TT No.135: Mike Latham - Sat 7 January 2012: Leicestershire Senior Cup Q-F: Ashby Ivanhoe 3-1 Thurnby Nirvana; Attendance: 50 (h/c); 4pp programme by donation; FGIF Match Rating: 4*



Matchday images (18)


There’s nothing like the prospect of a double-header, especially on an unpromising early January afternoon. When I spotted the 1pm k-o time in the Football Traveller for this Leicestershire Senior Cup quarter-final I was immediately lured to Hood Park in Ashby-de-la-Zouch, a town I had never previously visited. Arriving early I was impressed- this is an up-market town with distinctive main-street and many individual shops, the type of which have disappeared from many similar towns.


Ivanhoe’s ground is located next to Ivanhoe College and the leisure centre in Ashby-de-la-Zouch. I received a warm welcome from the locals, who seemed frankly disbelieving that someone could travel from as far as Bolton to watch their side. There was a good canteen facility available from Big Pete’s mobile van which cheerfully dispensed a wide rage of hot drinks and food that warded off the early afternoon chill. The sausage and egg rolls and coffee were tried and tested and are recommended.


A club official dispensed free programmes, a modest four-page edition that nevertheless did the job. Spectators are invited to partake in a donation from a football card by way of admission.


Though the pitch was heavy and cloying, the game was hard fought and fluent, played at a good pace and well refereed. The visitors, from the East Midlands Counties League dominated the first-half and looked a good side. They spurned a fourth-minute penalty, the weak effort rebounding off a post, took the lead and hit the woodwork while the home ‘keeper made several excellent saves. It was virtually all one-way traffic. It seemed only a matter of time before the visitors sealed their place in the last four; especially as the home side, I was informed, were missing several regulars.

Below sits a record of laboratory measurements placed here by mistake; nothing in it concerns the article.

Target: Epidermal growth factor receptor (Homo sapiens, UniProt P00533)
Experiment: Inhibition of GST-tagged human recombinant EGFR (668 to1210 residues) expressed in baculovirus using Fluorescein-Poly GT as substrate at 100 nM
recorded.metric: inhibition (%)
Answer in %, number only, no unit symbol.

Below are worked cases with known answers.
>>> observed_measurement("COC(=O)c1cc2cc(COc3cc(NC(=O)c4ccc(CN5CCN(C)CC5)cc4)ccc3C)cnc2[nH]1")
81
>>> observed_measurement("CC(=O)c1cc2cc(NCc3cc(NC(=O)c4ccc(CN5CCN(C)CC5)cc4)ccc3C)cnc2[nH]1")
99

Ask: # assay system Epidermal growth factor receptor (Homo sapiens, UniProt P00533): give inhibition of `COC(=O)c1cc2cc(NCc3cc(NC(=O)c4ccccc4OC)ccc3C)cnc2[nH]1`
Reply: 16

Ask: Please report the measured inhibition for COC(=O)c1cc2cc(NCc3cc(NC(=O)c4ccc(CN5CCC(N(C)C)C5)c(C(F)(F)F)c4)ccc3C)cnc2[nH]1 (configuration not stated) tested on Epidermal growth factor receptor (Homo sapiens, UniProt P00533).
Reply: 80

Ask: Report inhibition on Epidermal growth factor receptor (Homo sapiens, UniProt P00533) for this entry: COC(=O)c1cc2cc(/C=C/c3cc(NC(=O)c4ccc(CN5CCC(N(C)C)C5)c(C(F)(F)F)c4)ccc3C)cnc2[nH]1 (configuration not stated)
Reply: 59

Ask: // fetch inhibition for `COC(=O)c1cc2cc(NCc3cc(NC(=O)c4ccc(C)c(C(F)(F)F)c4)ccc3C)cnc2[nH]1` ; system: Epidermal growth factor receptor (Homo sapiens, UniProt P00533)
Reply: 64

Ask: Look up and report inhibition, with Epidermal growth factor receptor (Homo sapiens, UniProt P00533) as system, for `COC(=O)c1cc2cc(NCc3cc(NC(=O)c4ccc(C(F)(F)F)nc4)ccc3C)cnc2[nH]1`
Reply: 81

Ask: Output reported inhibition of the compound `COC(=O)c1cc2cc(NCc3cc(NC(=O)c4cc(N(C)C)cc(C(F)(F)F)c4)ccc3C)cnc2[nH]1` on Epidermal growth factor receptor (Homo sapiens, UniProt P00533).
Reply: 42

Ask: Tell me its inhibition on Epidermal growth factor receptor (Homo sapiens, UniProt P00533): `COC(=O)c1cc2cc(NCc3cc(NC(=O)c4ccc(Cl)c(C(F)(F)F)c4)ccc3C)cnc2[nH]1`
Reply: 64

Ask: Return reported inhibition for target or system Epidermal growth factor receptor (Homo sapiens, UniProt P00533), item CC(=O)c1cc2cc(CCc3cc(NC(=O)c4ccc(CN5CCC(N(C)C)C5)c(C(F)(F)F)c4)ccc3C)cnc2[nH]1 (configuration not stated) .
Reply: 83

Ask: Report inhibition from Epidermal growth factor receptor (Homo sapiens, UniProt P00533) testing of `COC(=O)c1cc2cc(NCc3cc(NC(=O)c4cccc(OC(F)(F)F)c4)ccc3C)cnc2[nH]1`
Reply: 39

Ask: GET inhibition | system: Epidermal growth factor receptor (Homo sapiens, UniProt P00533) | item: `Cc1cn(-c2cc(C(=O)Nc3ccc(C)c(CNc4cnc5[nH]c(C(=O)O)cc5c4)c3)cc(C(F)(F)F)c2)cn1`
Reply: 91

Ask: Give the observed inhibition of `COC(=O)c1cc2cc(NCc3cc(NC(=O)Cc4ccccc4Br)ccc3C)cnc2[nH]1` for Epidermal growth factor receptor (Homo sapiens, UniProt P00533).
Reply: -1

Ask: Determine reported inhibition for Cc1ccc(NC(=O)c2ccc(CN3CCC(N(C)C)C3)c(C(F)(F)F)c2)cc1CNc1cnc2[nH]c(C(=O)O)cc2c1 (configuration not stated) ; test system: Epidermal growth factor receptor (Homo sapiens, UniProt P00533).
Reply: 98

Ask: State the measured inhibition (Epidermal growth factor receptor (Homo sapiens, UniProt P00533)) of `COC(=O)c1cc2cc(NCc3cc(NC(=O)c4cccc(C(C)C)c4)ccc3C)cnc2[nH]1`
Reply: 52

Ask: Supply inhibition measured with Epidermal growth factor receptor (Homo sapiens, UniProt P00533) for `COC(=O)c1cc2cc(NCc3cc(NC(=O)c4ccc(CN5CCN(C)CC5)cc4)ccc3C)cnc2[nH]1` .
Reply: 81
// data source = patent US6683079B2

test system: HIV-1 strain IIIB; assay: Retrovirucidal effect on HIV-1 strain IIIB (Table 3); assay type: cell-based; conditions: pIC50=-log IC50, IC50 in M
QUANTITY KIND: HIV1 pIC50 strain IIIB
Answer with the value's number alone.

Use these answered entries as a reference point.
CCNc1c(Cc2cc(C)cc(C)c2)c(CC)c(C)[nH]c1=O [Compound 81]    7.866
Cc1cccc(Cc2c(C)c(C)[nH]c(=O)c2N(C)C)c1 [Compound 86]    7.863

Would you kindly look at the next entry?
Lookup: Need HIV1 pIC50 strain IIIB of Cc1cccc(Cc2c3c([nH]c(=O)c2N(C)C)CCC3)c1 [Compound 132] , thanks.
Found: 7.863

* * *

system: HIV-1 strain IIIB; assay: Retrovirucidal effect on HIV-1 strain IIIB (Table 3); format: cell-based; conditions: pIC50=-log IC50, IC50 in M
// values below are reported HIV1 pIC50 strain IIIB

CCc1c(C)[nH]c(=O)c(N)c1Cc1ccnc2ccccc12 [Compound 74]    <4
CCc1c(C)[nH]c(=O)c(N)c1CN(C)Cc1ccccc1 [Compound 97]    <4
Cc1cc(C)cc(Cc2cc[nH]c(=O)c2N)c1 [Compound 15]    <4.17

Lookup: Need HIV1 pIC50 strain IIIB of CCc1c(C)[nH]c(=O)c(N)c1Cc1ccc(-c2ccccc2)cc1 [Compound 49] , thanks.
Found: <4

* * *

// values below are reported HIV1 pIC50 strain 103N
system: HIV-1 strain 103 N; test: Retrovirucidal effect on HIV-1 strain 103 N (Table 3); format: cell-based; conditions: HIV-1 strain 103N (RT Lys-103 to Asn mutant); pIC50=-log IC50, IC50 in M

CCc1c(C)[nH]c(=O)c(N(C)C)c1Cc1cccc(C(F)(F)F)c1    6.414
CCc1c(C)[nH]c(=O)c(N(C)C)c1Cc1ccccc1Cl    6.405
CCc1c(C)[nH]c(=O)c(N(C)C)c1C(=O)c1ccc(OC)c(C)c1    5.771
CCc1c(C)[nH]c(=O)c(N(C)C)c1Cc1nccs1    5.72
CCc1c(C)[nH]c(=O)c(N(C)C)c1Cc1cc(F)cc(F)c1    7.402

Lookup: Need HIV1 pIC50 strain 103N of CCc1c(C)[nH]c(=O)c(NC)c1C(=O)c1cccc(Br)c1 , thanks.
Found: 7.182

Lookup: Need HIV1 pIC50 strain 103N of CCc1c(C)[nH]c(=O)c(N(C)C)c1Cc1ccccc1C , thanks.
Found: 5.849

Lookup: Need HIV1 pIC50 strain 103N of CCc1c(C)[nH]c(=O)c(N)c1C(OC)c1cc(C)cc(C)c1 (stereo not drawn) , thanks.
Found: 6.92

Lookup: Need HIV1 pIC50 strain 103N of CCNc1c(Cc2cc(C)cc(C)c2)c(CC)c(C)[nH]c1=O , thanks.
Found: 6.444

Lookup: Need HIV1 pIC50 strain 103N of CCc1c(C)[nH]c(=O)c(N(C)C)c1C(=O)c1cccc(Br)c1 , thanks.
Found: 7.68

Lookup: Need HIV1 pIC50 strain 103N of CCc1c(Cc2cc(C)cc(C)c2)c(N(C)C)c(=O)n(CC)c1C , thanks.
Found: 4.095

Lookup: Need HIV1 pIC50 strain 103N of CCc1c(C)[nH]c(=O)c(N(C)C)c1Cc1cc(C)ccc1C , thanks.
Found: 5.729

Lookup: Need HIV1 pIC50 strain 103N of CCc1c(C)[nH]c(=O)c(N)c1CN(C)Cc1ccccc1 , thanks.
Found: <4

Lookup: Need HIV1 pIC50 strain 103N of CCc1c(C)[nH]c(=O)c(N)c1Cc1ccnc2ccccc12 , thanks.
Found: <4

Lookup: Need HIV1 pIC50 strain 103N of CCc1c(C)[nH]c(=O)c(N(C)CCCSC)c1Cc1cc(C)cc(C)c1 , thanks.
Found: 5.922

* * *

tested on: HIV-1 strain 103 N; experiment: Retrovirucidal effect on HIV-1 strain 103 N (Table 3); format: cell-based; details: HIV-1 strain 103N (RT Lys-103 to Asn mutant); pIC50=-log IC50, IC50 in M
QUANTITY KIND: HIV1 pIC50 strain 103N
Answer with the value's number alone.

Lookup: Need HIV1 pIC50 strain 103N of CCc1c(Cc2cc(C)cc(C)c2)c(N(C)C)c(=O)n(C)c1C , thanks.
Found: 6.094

But there was an amazing transformation in the second half as a weak winter’s afternoon sun made a fleeting appearance. Ivanhoe came from behind to dominate the game with their experienced no9 a constant source of danger. Once they equalised after a well-worked move they went on to dominate the game and emerged worthy winners of a thoroughly enjoyable game.


Founded in 1948, Ivanhoe are a lovely club, welcoming to the visitor and clearly with a good local following. Though an FA Charter Standard football club they are currently restricted in their ambitions. They have plans, so I was told, to move up the pyramid when they relocate to a new ground next season. Their current ground is council-owned and has post and rail perimeter fences and dug-outs with some hard standing but is limited in terms of ground development. After they completed a league and cup double by winning the Leicestershire Senior League and the Coalville Charity Cup last season, Ivanhoe have been thwarted in moving up the pyramid by the deficiencies of their ground.


"Ashby," I also learnt, is of Anglo-Danish origin, meaning "Ash-tree farm" or "Ash-tree settlement.” The Norman French addition dates from the years after the Norman conquest of England, when the town became a possession of the La Zouche family during the reign of Henry III. Ivanhoe College, for 11 to 14-year-old children, is named after the historical novel Ivanhoe by Sir Walter Scott which was set in the area of the castle. In Scott's novel the town hosts an important archery competition held by Prince John, in which Robin Hood competes and wins.


My historical research up to the brim for one day, after some superb directions from one local, I made a quick farewell from my new-found friends and journeyed through the village of Packington to Heather, where my afternoon went steeply downhill.


contributed on 07/01/12